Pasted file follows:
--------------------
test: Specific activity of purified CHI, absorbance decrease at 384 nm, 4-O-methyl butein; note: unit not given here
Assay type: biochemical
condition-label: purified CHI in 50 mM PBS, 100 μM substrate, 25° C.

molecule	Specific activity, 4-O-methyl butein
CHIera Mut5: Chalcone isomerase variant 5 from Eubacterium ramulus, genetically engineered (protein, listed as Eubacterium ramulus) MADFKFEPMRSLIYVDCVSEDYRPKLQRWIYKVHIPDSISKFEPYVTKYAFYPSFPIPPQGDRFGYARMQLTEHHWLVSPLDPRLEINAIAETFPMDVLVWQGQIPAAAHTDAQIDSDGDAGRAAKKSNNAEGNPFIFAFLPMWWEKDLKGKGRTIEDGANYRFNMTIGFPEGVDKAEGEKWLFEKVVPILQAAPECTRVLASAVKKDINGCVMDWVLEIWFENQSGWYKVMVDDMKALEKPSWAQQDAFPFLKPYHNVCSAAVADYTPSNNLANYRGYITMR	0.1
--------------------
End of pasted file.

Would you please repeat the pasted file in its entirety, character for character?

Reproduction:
test: Specific activity of purified CHI, absorbance decrease at 384 nm, 4-O-methyl butein; note: unit not given here
Assay type: biochemical
condition-label: purified CHI in 50 mM PBS, 100 μM substrate, 25° C.

molecule	Specific activity, 4-O-methyl butein
CHIera Mut5: Chalcone isomerase variant 5 from Eubacterium ramulus, genetically engineered (protein, listed as Eubacterium ramulus) MADFKFEPMRSLIYVDCVSEDYRPKLQRWIYKVHIPDSISKFEPYVTKYAFYPSFPIPPQGDRFGYARMQLTEHHWLVSPLDPRLEINAIAETFPMDVLVWQGQIPAAAHTDAQIDSDGDAGRAAKKSNNAEGNPFIFAFLPMWWEKDLKGKGRTIEDGANYRFNMTIGFPEGVDKAEGEKWLFEKVVPILQAAPECTRVLASAVKKDINGCVMDWVLEIWFENQSGWYKVMVDDMKALEKPSWAQQDAFPFLKPYHNVCSAAVADYTPSNNLANYRGYITMR	0.1